Way back in the last century we entrepreneurs had to product called business plans in oder to raise money. Long, text-heavy documents accompanied by pages of spreadsheets of financial projections. There were entire books devoted to how to write a business plan, web sites of business plan templates, seminars on how to write a business plan. I wrote about a dozen business plans myself. Like an unpublished author, most of them languish in a desk drawer.
But now in the 21st century business plans have disappeared and been replaced by the pitch deck. Why? Founders and investors have begun to realize that people these days don’t read. Too time consuming!
So as a founder how do you communicate with investors if they don’t read? Make it easy for them. Linear, word-by-word reading has been replaced by three new ways to consume information:
Scanning means to look at all parts of something carefully in order to detect some particular element. So make it easy for your reader to scan by formatting your document to highlight what’s most important: minimizing the amount of text, putting important words or phrases in bold, using larger fonts for important information, using indented lists, and plenty of white space. For example, many investors are most interested in the team and who is the CEO, so they are going to be scanning for that information. Make it easy for them to find.
Skimming – Time is the resource in shortest supply and in highest demand. So rather than read, reviewers will skim: pass their eyes lightly and quickly over your pitch deck, executive summary or even email, looking for something that might catch their attention. So that’s your job as a communicator. Stop the skimmers in their tracks! Do it with a stunning graphic, a mind-blowing statistic, a totally novel idea, or a little known but amazing fact. If everything in your document has equal weight reviewers will just skip over the surface and never sink their teeth in. Give them something to chew on!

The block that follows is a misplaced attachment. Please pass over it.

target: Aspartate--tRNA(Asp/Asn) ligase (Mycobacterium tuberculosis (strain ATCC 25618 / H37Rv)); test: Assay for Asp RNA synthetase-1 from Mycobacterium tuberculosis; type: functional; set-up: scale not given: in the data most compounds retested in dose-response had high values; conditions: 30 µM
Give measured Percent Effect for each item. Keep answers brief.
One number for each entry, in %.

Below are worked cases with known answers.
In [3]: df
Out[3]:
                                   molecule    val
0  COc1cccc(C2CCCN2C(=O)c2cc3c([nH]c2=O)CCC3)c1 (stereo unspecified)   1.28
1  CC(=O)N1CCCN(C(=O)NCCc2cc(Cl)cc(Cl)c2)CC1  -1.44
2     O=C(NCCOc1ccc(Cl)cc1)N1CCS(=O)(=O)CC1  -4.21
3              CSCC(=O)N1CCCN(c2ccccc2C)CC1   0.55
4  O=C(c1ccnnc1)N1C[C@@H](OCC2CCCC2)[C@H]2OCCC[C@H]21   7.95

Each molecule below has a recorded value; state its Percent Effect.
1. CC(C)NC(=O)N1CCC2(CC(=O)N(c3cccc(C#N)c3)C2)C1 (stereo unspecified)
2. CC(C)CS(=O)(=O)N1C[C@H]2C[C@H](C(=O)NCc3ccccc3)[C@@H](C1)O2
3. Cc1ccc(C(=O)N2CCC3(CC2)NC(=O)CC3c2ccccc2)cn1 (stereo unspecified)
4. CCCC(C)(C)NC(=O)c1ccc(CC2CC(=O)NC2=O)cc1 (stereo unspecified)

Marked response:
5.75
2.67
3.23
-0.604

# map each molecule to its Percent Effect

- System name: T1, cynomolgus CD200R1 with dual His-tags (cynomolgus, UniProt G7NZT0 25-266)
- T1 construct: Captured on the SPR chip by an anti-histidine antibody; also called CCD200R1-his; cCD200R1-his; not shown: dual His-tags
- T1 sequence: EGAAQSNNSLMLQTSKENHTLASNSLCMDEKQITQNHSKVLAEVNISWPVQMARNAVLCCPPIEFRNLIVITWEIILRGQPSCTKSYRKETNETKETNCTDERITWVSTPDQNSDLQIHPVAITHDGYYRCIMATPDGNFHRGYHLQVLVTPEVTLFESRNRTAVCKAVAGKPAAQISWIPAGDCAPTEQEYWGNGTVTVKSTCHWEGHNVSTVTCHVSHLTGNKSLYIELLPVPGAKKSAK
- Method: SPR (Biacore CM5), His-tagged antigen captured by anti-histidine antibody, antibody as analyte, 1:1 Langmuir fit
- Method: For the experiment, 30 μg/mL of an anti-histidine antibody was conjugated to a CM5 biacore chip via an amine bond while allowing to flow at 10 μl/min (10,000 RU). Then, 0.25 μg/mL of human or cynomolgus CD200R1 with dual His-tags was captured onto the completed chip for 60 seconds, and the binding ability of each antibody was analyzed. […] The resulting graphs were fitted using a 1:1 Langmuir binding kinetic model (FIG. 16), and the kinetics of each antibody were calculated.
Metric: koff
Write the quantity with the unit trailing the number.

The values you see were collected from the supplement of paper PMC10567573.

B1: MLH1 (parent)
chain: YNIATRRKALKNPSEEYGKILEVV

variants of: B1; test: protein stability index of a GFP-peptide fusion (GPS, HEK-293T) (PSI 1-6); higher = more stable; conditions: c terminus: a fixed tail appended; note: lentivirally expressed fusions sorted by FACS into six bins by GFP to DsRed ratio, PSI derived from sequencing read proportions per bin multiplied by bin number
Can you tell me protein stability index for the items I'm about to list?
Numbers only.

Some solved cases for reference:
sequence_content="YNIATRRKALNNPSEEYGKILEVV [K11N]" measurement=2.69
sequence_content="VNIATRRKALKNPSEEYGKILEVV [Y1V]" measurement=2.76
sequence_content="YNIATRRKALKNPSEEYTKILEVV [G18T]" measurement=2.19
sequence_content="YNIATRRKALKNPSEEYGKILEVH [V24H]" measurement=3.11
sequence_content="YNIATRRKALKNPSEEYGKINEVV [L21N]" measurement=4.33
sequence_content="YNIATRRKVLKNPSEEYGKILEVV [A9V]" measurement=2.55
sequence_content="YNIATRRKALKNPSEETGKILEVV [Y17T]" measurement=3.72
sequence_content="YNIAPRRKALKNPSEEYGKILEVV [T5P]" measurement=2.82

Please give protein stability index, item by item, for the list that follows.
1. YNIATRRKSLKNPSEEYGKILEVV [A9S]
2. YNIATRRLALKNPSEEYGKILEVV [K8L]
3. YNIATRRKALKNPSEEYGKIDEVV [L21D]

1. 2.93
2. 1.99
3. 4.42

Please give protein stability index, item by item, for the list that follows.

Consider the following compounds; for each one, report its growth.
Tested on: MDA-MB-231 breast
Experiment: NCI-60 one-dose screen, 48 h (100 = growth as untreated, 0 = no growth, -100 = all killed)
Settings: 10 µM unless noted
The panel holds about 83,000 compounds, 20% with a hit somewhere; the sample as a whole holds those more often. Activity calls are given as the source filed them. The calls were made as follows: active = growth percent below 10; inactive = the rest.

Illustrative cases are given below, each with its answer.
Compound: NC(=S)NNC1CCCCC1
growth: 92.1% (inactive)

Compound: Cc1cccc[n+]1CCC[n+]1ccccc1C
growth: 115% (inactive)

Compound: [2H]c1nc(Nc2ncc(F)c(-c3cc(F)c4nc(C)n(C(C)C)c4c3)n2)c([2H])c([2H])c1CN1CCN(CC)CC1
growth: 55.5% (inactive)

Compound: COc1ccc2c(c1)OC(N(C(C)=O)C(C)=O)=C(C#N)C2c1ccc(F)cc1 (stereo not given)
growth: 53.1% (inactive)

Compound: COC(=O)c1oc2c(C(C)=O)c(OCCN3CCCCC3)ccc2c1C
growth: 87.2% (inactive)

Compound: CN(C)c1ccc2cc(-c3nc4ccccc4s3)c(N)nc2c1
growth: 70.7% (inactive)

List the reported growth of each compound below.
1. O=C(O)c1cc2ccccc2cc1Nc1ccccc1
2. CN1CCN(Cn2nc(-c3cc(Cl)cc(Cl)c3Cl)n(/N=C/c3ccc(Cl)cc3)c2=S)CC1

Summarizing – many, if not most decisions have multiple parties involved. This is especially true with VC firms, where an associate may get entranced with your pitch deck but the actual investment decision will be made by a unanimous vote of the partners. So make it very easy for a reviewer to summarize your document. There is an old saying accredited, probably apocryphally, to Aristotle, Tell them what you will tell them. Tell them. Tell them what you just told them. Again, you are making it very easy for the reviewer by providing a summary that can easily be passed on verbally or excerpted for an email.
A related tip is the power of three in marketing communications, something I have arrived at by experience, but doing some Googling for this post I find it’s pretty common knowledge. Here’s a great article from Business Insider entitled Marketers Must Understand The Power Of Three. I believe we are hardwired to be attracted to 3’s – stories have a beginning, a middle, and an end. Read the Business Insider article for a deep dive into the power of three and how it applies to marketing communications. It’s a powerful technique to capture attention in the age of the non-reader.
And finally, and most obviously, the image has overtaken the word in social media and thanks to SnapChat and Facebook, video will soon replace the image. So for the time being you can get away with using lots of images, but you better learn how to produce, shoot and edit video (and audio), because video is rapidly becoming the replacement for text and graphics. In fact I’m now seeing video replace demos in meetings with founders, as videos rarely, if ever crash – though getting a laptop to work with a video projector still seems to be a black art.